I've never had respiratory disease in my chooks despite bringing in new chooks with that variety of disease. They always got better and none of the others got sick. (Well, one of my hens came back (from about a year of living at someone else's place) with some kind of respiratory disease, but the point is I've kept hundreds of chooks that always ran about in the rain on a diet including garlic, and never had respiratory disease in chooks kept on that diet). If you like I can link you to some sites detailing the scientific reasons why garlic works against respiratory infections especially.

    Best wishes.
     
  3. JanetLM

    JanetLM Chillin' With My Peeps

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    Thank you for the response and yes please I would like some links about the garlic. All my chickens eat from the same feeder would the garlic hurt the hens(I only have 3 actually laying) but hopefully the 2 older ones should be in the next 2-3 weeks.

    And yes I was pretty sure he wasn't really a rooster yet but what is a "chook"...at what age does he become a rooster.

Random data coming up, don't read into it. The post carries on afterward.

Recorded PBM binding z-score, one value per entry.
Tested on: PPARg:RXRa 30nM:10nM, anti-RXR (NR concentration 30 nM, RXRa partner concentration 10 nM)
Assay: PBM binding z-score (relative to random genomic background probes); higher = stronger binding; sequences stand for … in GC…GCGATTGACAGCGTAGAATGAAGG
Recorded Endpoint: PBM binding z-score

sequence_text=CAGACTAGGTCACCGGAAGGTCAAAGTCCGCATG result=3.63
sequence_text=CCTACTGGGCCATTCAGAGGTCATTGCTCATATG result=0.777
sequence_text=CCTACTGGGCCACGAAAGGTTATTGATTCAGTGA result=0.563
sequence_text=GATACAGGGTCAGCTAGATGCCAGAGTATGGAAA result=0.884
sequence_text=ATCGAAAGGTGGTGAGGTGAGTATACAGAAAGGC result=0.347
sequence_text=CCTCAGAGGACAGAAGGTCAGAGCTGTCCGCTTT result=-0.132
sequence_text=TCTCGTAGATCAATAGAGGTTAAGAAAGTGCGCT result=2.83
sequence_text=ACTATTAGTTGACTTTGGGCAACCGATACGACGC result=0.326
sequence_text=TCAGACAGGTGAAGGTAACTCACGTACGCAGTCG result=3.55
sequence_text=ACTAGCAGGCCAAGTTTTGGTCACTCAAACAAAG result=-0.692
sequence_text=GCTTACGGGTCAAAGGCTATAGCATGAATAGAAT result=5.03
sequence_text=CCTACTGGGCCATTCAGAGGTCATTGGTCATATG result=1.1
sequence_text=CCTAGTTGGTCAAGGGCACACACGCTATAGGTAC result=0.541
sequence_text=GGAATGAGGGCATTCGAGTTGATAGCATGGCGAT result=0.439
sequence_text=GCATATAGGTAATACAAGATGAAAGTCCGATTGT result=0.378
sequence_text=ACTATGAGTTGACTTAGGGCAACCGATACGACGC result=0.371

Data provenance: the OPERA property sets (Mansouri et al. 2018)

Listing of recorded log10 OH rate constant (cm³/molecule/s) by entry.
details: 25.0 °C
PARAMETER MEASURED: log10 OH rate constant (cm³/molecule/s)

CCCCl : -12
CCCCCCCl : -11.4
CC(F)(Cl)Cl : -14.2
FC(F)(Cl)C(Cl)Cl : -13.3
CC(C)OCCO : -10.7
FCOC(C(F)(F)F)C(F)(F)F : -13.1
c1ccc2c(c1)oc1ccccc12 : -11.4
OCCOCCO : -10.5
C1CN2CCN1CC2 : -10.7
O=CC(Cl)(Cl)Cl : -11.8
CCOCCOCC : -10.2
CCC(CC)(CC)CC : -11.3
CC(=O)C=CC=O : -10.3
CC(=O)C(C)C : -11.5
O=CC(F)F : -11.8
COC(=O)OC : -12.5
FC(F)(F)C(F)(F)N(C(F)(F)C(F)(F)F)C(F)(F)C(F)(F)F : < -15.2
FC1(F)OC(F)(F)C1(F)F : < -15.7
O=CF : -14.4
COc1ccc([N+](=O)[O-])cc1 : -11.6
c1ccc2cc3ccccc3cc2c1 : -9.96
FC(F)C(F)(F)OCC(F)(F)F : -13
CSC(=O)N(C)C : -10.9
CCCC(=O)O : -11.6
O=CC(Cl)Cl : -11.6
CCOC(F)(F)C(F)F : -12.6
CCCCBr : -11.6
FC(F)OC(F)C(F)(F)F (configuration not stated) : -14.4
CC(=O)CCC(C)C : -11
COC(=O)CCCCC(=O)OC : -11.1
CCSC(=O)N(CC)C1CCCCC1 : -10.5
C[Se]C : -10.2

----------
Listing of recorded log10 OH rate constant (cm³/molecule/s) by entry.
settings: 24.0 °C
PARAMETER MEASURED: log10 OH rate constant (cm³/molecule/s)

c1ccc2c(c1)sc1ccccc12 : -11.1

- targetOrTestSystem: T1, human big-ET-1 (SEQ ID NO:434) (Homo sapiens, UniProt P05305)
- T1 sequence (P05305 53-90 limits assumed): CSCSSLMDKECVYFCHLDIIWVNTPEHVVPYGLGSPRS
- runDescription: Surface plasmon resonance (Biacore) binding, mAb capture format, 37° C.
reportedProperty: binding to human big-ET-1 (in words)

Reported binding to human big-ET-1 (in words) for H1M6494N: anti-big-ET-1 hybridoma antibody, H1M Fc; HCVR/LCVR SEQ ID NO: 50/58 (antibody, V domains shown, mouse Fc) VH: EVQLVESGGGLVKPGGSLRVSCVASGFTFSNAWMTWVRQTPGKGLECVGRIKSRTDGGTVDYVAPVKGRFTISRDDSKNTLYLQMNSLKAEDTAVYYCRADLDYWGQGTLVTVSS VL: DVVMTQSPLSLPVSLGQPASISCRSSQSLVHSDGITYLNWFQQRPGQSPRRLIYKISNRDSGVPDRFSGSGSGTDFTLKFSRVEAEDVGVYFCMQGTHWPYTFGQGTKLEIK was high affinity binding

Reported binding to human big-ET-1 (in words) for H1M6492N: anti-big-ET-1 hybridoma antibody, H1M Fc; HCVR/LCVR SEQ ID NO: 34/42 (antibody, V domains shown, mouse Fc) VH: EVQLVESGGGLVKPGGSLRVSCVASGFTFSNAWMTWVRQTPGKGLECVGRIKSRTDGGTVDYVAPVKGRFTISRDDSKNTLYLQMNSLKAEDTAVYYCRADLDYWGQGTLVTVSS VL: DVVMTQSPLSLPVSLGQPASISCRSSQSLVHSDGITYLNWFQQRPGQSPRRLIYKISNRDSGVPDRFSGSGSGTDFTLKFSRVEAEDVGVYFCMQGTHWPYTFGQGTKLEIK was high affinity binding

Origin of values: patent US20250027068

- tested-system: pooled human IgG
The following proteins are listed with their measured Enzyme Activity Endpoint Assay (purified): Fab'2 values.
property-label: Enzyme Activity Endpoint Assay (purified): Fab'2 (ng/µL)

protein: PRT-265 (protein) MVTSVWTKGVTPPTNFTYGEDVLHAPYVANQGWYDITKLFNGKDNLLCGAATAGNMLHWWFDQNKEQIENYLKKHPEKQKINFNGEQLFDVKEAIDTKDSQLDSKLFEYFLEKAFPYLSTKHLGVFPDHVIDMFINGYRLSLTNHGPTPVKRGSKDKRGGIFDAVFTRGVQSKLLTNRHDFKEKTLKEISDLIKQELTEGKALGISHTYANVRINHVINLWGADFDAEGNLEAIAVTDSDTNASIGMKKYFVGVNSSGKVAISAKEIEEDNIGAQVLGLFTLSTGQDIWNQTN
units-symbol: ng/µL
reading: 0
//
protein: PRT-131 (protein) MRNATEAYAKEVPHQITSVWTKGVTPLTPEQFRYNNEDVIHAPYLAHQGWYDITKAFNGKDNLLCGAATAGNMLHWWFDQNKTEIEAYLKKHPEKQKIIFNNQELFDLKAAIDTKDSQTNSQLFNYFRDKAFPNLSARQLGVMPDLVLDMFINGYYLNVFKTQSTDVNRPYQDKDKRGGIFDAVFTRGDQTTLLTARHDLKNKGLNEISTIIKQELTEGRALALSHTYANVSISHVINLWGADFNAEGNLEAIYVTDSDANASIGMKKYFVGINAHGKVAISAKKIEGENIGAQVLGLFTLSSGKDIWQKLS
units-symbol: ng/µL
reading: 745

I have a heat lamp in the bottom of the coop but it was put in mainly to keep the water from freezing. When I built my coop(its the dog house on top with the run on bottom style) I had no intentions of having any roosters let alone a silkie-he was a birthday present from my father in law- so I had to do some research on them to even know they didnt roost[​IMG]. The bottom of the run is now pretty much enclosed although there is still a door opening that stays open.

    I hope he does make it thru the winter he is actually a very entertaining little bird.
     
  4. howfunkyisurchicken

    howfunkyisurchicken Overrun With Chickens

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    My Silkies spend a lot of time scratching around in the wet and cold, and they tolerate it very well. The damp and cold aren't really the issue, drafty is though. If he's got a wind free, dry place to go to, I'd leave him to it. The day before yesterday, it rained all day and was in the low 40s. My Silkies stayed out in that pretty much all day long. They went to bed pretty damp that night (in their draft free coop). They were completely dry when I let them out in the morning and piled out the door as usual.